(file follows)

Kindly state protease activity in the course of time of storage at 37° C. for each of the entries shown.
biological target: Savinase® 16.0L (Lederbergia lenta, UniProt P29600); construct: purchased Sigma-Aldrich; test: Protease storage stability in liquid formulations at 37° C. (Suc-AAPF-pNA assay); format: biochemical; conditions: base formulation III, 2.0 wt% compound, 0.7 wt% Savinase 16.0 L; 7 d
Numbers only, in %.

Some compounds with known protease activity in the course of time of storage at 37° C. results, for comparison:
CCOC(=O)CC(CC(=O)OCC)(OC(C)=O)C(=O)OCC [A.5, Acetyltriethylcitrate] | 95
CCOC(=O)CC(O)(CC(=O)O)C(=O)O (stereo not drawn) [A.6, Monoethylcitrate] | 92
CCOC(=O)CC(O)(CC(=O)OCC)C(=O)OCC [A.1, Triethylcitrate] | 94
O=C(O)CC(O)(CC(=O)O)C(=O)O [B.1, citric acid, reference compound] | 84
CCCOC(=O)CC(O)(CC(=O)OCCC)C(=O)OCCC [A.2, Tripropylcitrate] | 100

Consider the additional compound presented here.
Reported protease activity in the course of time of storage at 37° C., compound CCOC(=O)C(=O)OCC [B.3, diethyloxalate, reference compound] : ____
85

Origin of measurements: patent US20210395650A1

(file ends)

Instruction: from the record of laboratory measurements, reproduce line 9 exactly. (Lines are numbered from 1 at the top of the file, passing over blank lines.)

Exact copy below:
CCCOC(=O)CC(O)(CC(=O)OCCC)C(=O)OCCC [A.2, Tripropylcitrate] | 100